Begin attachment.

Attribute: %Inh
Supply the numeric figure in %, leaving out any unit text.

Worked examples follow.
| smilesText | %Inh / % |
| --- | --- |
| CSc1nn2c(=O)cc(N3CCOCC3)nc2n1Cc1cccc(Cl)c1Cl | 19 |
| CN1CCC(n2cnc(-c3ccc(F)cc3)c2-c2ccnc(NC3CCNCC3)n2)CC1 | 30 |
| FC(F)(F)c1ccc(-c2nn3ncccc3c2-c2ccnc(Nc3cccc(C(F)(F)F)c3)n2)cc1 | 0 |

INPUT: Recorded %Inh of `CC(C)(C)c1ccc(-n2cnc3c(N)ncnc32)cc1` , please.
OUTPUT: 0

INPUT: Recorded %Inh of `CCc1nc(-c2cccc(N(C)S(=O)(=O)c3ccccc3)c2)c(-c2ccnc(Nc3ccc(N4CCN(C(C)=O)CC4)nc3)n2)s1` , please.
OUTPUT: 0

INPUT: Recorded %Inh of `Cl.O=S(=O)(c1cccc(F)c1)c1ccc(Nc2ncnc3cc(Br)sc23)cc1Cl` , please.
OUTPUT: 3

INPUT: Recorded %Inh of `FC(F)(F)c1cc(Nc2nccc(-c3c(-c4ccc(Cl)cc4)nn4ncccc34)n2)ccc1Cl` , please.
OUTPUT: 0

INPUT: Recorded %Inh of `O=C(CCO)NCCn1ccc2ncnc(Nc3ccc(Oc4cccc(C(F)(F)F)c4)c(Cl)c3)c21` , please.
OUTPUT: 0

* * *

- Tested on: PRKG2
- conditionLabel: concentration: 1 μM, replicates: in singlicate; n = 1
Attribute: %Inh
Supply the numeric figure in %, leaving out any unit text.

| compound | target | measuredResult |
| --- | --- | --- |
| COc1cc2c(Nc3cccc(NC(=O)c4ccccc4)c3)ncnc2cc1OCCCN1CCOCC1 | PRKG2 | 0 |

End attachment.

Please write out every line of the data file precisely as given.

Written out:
Attribute: %Inh
Supply the numeric figure in %, leaving out any unit text.

Worked examples follow.
| smilesText | %Inh / % |
| --- | --- |
| CSc1nn2c(=O)cc(N3CCOCC3)nc2n1Cc1cccc(Cl)c1Cl | 19 |
| CN1CCC(n2cnc(-c3ccc(F)cc3)c2-c2ccnc(NC3CCNCC3)n2)CC1 | 30 |
| FC(F)(F)c1ccc(-c2nn3ncccc3c2-c2ccnc(Nc3cccc(C(F)(F)F)c3)n2)cc1 | 0 |

INPUT: Recorded %Inh of `CC(C)(C)c1ccc(-n2cnc3c(N)ncnc32)cc1` , please.
OUTPUT: 0

INPUT: Recorded %Inh of `CCc1nc(-c2cccc(N(C)S(=O)(=O)c3ccccc3)c2)c(-c2ccnc(Nc3ccc(N4CCN(C(C)=O)CC4)nc3)n2)s1` , please.
OUTPUT: 0

INPUT: Recorded %Inh of `Cl.O=S(=O)(c1cccc(F)c1)c1ccc(Nc2ncnc3cc(Br)sc23)cc1Cl` , please.
OUTPUT: 3

INPUT: Recorded %Inh of `FC(F)(F)c1cc(Nc2nccc(-c3c(-c4ccc(Cl)cc4)nn4ncccc34)n2)ccc1Cl` , please.
OUTPUT: 0

INPUT: Recorded %Inh of `O=C(CCO)NCCn1ccc2ncnc(Nc3ccc(Oc4cccc(C(F)(F)F)c4)c(Cl)c3)c21` , please.
OUTPUT: 0

* * *

- Tested on: PRKG2
- conditionLabel: concentration: 1 μM, replicates: in singlicate; n = 1
Attribute: %Inh
Supply the numeric figure in %, leaving out any unit text.

| compound | target | measuredResult |
| --- | --- | --- |
| COc1cc2c(Nc3cccc(NC(=O)c4ccccc4)c3)ncnc2cc1OCCCN1CCOCC1 | PRKG2 | 0 |